There’s a lot of hype out there by many vendors who claim that they have tools and technologies to enable BI end user self service. Do they? When you analyze whether your BI vendor can support end user self service, consider the following types of “self service” and related BI tool requirements:
#1. Self service for average, casual users.
What do these users need to do?
Run and lightly customize canned reports and dashboards
Run ad hoc queries
Add calculated measures
Fulfill their BI requirements with little or no training (typically one needs search-like, not point-and-click UI for this)
What capabilities do they need for this?
Report and dashboard templates
Customizable prompts, sorts, filters, and ranks
Report, query, dashboard building wizards
Semantic layer (not all BI vendor have a rich semantic layer)
Prompting for columns (not all BI vendors let you do that)
Drill anywhere (only BI vendors with ROLAP and multisourcing / data federation provide this capability)
#2. Self service for advanced, power users
What do these users need to do?
Perform what-if scenarios (this often requires write back, which very few BI vendors allow)
Add metrics, measures, and hierarchies not supported by the underlying data model (typically one needs some kind of in-memory analytics capability for this)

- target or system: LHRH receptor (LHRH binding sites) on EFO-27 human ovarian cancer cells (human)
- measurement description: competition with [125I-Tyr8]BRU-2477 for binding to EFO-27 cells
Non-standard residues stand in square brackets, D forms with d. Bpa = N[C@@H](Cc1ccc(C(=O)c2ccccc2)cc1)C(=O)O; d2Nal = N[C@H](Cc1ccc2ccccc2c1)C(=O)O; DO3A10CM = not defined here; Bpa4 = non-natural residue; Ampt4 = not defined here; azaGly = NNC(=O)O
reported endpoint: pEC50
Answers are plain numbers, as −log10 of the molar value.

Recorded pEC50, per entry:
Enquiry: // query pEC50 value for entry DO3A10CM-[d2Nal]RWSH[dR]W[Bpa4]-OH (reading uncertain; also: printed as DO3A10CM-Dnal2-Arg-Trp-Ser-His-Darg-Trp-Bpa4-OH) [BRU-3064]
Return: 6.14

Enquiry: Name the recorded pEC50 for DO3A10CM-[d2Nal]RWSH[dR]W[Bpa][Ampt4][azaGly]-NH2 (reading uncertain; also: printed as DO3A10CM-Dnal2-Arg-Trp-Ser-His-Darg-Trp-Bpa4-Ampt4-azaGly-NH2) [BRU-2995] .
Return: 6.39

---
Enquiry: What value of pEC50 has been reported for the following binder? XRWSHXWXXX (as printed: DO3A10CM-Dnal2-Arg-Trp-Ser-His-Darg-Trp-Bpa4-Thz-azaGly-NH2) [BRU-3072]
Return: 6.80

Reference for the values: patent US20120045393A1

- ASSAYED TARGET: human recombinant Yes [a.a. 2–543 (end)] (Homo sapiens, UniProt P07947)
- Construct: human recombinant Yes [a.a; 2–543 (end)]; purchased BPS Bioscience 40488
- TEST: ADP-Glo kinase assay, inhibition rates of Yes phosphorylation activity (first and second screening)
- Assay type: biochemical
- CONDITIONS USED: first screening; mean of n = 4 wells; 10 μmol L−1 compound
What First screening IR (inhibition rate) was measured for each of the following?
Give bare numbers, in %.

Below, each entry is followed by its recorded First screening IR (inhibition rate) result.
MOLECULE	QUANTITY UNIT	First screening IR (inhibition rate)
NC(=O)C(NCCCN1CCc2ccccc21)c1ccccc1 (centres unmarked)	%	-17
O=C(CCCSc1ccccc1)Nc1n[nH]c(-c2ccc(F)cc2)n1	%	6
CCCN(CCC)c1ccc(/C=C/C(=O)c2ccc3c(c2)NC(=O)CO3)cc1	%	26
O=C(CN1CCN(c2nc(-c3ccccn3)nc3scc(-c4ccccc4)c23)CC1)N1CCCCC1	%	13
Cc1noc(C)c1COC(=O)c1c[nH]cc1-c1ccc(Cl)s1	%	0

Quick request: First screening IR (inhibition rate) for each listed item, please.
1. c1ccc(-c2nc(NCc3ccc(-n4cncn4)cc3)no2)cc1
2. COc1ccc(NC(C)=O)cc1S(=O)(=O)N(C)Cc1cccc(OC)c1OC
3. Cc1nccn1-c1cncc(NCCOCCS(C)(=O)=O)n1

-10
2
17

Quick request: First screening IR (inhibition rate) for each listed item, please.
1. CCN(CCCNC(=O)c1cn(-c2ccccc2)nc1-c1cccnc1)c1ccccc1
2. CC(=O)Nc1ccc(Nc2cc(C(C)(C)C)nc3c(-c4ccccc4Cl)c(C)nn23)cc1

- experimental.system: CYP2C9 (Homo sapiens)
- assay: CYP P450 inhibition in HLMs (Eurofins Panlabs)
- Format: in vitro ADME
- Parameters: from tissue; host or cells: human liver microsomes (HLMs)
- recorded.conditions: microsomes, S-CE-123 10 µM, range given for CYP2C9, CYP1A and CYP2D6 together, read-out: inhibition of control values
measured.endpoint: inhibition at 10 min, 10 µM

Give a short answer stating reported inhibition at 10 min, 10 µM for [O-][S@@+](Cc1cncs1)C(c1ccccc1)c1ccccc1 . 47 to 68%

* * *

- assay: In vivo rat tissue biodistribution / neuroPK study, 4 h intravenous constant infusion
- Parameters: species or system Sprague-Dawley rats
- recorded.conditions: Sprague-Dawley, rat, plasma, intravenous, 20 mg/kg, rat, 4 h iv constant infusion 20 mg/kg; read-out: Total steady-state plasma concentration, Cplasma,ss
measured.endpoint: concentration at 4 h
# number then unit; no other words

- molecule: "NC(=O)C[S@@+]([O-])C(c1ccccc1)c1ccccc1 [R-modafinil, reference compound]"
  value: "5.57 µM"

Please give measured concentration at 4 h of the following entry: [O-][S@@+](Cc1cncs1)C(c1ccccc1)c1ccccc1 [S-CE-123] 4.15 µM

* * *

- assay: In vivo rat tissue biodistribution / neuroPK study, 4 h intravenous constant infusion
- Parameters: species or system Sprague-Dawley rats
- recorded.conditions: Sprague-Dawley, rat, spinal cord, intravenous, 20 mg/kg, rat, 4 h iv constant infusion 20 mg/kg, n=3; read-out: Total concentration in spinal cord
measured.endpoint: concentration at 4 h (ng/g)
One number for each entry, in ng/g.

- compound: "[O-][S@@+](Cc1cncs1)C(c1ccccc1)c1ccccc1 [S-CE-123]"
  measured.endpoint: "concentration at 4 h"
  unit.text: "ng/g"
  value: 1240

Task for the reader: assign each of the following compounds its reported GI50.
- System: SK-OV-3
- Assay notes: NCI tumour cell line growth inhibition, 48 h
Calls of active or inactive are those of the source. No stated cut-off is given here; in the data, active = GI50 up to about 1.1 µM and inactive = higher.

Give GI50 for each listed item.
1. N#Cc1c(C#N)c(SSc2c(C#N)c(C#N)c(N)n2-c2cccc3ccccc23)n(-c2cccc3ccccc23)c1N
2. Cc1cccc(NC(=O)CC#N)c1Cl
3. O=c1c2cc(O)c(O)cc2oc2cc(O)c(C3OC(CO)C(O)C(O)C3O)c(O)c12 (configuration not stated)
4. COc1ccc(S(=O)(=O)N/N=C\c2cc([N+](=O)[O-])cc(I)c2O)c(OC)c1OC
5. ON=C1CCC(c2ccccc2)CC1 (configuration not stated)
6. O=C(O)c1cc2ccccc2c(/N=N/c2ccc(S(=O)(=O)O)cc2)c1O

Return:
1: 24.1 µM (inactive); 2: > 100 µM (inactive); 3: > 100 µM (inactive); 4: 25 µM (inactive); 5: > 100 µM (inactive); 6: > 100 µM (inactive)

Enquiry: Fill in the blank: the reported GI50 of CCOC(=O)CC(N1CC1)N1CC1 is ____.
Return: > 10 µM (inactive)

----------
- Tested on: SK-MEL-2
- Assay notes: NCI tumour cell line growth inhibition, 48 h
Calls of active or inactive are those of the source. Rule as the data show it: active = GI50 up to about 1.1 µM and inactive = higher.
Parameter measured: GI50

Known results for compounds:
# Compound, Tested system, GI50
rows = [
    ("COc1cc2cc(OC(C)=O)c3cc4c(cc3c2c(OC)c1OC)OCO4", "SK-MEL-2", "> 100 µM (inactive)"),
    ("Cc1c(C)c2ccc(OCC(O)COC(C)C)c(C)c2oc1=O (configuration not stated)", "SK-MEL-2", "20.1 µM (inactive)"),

Explore based on new (not previously defined) entity relationships (typically one needs some kind of in-memory analytics capability for this)
Not knowing exactly what one is looking for (typically one needs search-like UI for this)
Over the past few months, I had the opportunity to interview representatives from 10 leading technology service providers about how they help their clients innovate. My recent research summarizing those interviews is available to Forrester clients on our website. For those interested in the high level points I raised, here are a few of the key findings:
Last week, I was in LA, hosting a session on online panel quality at Forrester’s Marketing Forum. I discussed the past, present, and future of online panel quality with Steve Schwartz from Microsoft, Maria Cristina Gomez from Procter & Gamble, and Frank Findley from ARS Group.
Online panel quality is still a major issue in the industry. The whole discussion started in 2006 with a speech by Kim Dedeker -- at that time, the VP of global consumer and market knowledge at Procter & Gamble. In it, she publicly expressed her concerns about online panel quality, how it affected their research results, and, as a result, the credibility of market research. In her speech, she stressed that, in her opinion, the industry – both research suppliers and clients – needed to focus on how to improve the overall quality of research. Her appeal to the industry was very successful. Many other research buyers weighed in with their stories, and the research providers took up the challenge. Since then, many initiatives have started, such as the ARF’s Foundation of Quality and ESOMAR’s 26 questions, as well as more technology-driven approaches like Peanut Labs’ Optimus and MarketTools’ TrueSample.